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Kojin Therapeutics gets $60 million to explore ferroptosis

The biotech firm aims to take advantage of cellular plasticity

by Lisa M. Jarvis
June 9, 2021 | A version of this story appeared in Volume 99, Issue 22

A photo of Kojin founders Stuart Schreiber and Vasanthi Viswanathan standing in lab coats in front of a hood in a lab.
Credit: John K. Eaton
Stuart Schreiber (left) and Vasanthi S. Viswanathan helped cofound Kojin.

Kojin Therapeutics has launched with $60 million to develop drugs that exploit the plasticity of cells, and in particular their tendency to become vulnerable to an iron-dependent process called ferroptosis.

Common wisdom in the field of oncology says that when a drug stops working it’s because tumor cells have mutated to evade it. But cancers have other sneaky ways of resisting our pharmacopeia, one of which is morphing into a state where they are vulnerable to a different kind of cell death. All of our current oncology drugs push tumors to their demise through a process called apoptosis, but some cancer cells alter their gene expression to become reliant on ferroptosis, explains Stuart Schreiber, cofounder of Kojin and a chemical biologist at Harvard University and Broad Institute of MIT and Harvard.

“Every cell in our body also has an inherent plasticity, an ability to switch,” Schreiber says. That switch is why some targeted therapies can often easily shrink tumors to barely detectable levels, but never really cure someone’s cancer. The lingering, slow-growing cells are no longer dependent on the drug’s target and instead have become vulnerable to ferroptosis, he says.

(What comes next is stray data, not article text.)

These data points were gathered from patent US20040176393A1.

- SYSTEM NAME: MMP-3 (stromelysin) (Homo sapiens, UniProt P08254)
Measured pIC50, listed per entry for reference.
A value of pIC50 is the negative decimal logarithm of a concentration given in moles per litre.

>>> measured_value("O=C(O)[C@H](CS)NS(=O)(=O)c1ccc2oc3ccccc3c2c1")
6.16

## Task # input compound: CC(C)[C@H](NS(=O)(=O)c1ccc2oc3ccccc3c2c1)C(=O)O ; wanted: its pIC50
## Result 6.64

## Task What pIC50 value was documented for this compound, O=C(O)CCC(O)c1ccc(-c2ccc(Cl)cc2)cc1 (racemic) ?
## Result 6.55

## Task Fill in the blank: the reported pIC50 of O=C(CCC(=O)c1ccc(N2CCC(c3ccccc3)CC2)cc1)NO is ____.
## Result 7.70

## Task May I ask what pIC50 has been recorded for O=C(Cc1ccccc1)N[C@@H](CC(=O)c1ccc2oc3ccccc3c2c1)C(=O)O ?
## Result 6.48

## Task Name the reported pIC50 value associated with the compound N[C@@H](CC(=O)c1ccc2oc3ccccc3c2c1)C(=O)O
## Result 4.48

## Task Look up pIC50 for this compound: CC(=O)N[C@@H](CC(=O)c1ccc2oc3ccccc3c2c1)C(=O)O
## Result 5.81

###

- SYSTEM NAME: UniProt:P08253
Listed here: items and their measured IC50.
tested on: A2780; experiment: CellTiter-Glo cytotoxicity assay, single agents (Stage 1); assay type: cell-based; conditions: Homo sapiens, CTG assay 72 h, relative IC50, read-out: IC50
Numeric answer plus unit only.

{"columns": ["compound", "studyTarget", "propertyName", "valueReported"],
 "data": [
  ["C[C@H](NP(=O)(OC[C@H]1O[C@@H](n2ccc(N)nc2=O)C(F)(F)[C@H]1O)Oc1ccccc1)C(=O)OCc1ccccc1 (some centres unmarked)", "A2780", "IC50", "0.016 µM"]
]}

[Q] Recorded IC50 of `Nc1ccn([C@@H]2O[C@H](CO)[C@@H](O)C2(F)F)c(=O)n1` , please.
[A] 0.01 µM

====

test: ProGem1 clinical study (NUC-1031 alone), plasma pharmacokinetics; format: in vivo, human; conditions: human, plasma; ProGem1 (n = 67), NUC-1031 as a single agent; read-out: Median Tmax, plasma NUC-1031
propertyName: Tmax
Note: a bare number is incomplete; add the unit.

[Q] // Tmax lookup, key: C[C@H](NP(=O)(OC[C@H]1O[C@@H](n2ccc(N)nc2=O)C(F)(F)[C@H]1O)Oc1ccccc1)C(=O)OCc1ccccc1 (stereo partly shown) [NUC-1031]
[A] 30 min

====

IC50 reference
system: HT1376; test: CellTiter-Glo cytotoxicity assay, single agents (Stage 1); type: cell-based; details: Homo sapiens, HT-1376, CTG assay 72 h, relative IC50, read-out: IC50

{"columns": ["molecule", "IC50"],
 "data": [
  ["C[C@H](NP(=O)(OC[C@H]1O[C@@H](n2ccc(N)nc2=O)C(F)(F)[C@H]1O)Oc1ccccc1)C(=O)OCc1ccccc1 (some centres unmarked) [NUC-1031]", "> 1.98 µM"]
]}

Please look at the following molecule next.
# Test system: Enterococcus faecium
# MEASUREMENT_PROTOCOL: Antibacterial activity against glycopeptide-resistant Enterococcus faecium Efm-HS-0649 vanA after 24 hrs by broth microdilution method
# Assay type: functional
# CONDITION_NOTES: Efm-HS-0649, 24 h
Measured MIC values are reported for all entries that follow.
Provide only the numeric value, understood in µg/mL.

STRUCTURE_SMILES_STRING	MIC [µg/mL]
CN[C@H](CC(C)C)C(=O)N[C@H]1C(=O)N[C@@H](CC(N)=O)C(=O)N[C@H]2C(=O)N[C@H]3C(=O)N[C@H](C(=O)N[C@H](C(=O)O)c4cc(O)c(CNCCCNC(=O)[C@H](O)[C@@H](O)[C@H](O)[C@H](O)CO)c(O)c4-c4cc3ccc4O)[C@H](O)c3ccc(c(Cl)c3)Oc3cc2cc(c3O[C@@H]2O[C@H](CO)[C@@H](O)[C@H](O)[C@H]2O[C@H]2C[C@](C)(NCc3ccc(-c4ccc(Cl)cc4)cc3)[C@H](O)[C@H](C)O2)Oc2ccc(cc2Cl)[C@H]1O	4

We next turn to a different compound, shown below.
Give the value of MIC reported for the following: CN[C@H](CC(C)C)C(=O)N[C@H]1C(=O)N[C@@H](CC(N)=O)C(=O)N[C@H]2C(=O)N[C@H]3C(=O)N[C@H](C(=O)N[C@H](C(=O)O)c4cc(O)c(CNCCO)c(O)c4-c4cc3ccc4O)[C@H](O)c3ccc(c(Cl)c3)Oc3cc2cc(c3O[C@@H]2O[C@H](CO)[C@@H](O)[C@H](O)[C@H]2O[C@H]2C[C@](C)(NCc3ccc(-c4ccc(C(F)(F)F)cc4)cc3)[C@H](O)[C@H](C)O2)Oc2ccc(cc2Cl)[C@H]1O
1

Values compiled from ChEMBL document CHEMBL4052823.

It’s that ferroptotic state that Kojin plans to exploit. The foundations of the company were laid out in Schreiber’s labs by a team led by postdoc Vasanthi S. Viswanathan. Now a cofounder and head of biology at Kojin, Viswanathan contributed several key insights, including unraveling the mechanism by which an enzyme called GPX4 can rescue cells from ferroptosis and finding chemical probes to show that inhibiting that enzyme can lead to cell death.

Kojin was founded with seed funding a little over a year ago, and since then its team has validated some targets within the ferroptosis pathway and explored small molecules that can modulate those targets, says board member Nagesh Mahanthappa. “A major priority in the coming year will be showing that this isn’t just a phenomenon in the culture plate, but to actually prove it out in relevant in vivo model systems,” Mahanthappa says.

The current round of funding, which came from a syndicate of investors including Polaris Partners, Newpath Partners, and Cathay Health, will allow the biotech firm to discover compounds that can go into human studies in the next 3–4 years, he adds.

While Kojin will initially focus on cancer and ferroptosis, Mahanthappa says its platform has the potential to broadly take advantage of the inherent plasticity of cells, citing opportunities in fibrosis and neurodegenerative diseases.



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